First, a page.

new Vector2f( (screen.getWidth()/2)-175, (screen.getHeight()/2)-100 )
    );
    nWin.setWindowTitle(someWindowTitle);
    screen.addElement(nWin);
    winCount++;
}

Now we can add the button will call our create window method.

/** Parameters:
  * Screen screen,
  * String UID,
  * Vector2f position
  */

ButtonAdapter makeWindow = new ButtonAdapter( screen, Btn1, new Vector2f(15, 55) ) {
    @Override
    public void onButtonMouseLeftUp(MouseButtonEvent evt, boolean toggled) {
        createNewWindow(New Window  + winCount);
    }
};

// Add it to out initial window
win.addChild(makeWindow);

For layout purposes, it is suggested that you add all child Elements to a control PRIOR to adding the control to the screen… so, create a window, add a button, add window to screen.

A Bit More Info:
All controls are based on the Element class which has access to all default behaviors. Behaviors can be enabled disabled on ANY control or primitive Element.

A Few of the Common Behaviors:

// Makes control resizable from defined borders
element.setIsResizable(boolean);

// Makes the control movable
element.setIsMovable(boolean);

// Constrained to parent dimensions
element.setLockToParentBounds(boolean);

// On interaction effects direct parent instead of self
element.setEffectParent(boolean);

// On interaction effects absolute parent (screen lvl) instead of self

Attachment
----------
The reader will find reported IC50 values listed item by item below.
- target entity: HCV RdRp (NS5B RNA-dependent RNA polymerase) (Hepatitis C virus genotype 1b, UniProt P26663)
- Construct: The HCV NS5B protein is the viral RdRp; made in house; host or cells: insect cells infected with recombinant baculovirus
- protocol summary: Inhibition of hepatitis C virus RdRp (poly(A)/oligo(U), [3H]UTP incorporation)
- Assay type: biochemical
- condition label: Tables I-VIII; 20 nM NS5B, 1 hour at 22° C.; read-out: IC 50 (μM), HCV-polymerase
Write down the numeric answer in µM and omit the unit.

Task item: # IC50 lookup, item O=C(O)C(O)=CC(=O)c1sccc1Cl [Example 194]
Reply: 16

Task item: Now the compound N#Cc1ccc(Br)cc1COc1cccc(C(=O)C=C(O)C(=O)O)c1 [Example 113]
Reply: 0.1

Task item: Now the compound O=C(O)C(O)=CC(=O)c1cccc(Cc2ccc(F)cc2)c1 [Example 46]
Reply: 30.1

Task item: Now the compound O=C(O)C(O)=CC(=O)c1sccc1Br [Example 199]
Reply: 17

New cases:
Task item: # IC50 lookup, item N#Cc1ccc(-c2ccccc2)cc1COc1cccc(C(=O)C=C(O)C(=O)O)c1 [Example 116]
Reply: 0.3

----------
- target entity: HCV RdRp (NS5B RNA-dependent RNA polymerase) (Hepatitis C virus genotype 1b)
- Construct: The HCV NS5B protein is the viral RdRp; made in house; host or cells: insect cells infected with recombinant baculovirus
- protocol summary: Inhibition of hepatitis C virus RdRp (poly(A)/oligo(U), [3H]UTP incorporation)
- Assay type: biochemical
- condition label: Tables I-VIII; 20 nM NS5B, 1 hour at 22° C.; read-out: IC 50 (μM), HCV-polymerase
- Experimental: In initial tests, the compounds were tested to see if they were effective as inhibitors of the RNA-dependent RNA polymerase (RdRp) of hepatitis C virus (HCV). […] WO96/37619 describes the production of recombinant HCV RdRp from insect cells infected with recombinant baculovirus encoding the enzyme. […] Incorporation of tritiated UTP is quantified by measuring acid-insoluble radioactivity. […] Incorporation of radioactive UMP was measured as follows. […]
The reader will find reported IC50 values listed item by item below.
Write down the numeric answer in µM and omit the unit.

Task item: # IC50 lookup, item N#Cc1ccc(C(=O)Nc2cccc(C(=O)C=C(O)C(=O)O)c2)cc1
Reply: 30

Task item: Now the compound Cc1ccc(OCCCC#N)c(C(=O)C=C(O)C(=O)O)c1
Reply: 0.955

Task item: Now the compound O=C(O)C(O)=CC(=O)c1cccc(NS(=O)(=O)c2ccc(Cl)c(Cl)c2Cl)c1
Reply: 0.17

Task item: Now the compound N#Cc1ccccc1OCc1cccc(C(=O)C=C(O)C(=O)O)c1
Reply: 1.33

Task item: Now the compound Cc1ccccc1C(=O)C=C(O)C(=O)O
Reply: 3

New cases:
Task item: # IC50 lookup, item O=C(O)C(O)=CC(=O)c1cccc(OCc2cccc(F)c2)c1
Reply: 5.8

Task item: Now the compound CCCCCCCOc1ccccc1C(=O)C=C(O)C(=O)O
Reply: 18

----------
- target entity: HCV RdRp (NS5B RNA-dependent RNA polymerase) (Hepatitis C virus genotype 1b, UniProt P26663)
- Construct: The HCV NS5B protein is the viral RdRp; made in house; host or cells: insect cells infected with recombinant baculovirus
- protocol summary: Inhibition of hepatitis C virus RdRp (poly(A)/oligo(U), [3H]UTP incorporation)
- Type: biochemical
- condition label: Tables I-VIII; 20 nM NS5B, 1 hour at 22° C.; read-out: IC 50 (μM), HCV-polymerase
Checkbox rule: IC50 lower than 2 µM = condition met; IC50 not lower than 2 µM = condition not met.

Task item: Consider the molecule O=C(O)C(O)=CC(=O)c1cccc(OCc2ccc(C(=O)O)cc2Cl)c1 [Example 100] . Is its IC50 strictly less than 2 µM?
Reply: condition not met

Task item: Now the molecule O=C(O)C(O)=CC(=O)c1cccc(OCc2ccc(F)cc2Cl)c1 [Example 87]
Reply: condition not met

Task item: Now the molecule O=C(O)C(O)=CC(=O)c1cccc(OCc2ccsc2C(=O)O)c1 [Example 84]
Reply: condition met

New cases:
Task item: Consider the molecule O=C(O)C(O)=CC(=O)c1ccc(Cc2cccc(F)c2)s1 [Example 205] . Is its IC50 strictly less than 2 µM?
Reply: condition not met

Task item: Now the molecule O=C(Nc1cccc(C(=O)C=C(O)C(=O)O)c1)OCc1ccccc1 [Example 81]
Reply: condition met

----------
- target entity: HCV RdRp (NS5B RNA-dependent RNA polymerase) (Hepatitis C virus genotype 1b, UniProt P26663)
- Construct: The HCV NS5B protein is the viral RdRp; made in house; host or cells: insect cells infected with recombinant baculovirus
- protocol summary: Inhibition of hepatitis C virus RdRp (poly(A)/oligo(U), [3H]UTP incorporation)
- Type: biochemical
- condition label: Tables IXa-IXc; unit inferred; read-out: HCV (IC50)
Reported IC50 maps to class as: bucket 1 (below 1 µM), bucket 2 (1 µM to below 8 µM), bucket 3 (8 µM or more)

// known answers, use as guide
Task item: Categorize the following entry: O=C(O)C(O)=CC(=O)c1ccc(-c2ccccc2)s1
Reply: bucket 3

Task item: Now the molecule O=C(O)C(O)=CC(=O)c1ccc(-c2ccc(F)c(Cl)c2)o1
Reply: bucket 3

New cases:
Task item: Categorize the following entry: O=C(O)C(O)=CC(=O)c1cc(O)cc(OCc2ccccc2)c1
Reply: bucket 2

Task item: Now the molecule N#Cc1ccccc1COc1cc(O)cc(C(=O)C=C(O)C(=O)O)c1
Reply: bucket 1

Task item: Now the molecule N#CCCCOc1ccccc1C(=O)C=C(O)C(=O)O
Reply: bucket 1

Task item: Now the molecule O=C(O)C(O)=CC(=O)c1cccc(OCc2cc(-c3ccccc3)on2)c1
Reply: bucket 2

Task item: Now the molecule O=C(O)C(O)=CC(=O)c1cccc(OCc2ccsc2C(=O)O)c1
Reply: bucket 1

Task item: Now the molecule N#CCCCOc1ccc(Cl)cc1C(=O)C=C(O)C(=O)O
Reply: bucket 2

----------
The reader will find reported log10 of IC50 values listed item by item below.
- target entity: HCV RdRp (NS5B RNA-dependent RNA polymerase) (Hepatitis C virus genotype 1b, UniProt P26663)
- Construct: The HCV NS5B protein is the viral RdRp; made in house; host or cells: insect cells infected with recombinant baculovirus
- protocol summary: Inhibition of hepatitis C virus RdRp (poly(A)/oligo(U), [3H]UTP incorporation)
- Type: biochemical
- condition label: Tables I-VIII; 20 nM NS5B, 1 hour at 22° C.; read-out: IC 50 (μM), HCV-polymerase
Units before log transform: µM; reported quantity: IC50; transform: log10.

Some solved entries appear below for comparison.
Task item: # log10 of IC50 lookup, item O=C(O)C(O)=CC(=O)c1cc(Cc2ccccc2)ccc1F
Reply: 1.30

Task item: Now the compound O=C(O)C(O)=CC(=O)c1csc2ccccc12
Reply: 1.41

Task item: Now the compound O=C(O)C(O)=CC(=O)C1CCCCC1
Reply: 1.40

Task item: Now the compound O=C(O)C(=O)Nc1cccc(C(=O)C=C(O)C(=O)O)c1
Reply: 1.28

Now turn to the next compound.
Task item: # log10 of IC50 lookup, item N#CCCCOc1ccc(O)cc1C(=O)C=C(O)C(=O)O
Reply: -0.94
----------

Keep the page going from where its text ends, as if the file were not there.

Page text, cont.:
element.setEffectAbsoluteParent(boolean);

// allows the control to scale north/south from any encapsulating parent resize
element.setScaleNS(boolean);
// allows the control to scale east/west from any encapsulating parent resize
element.setScaleEW(boolean);

element.setDockN(boolean); // also enables/disables dock south
element.setDockS(boolean); // also enables/disables dock north
element.setDockE(boolean); // also enables/disables dock west
element.setDockW(boolean); // also enables/disables dock east

// Forcing the element to ignore the mouse
element.setIgnoreMouse(boolean);

There are more behaviors, however, these are the most critical when creating custom controls to ensure that nested Elements react as you would like when a parent Element is altered.

Quick Start Example In Full

public int winCount = 0;
private Screen screen;

public final void createNewWindow(String someWindowTitle) {
    Window nWin = new Window(
        screen,
        Window + winCount,
        new Vector2f( (screen.getWidth()/2)-175, (screen.getHeight()/2)-100 )
    );
    nWin.setWindowTitle(someWindowTitle);
    screen.addElement(nWin);
    winCount++;
}

public void simpleInitApp() {
    screen = new Screen(this, tonegod/gui/style/def/style_map.xml);
    screen.initialize();
    guiNode.addControl(screen);

    // Add window
    Window win = new Window(screen, win, new Vector2f(15, 15));

    // create button and add to window
    ButtonAdapter makeWindow = new ButtonAdapter( screen, Btn1, new Vector2f(15, 55) ) {
        @Override
        public void onButtonMouseLeftUp(MouseButtonEvent evt, boolean toggled) {
            createNewWindow(New Window  + winCount);
        }
    };

    // Add it to our initial window
    win.addChild(makeWindow);

    // Add window to the screen
   screen.addElement(win);
}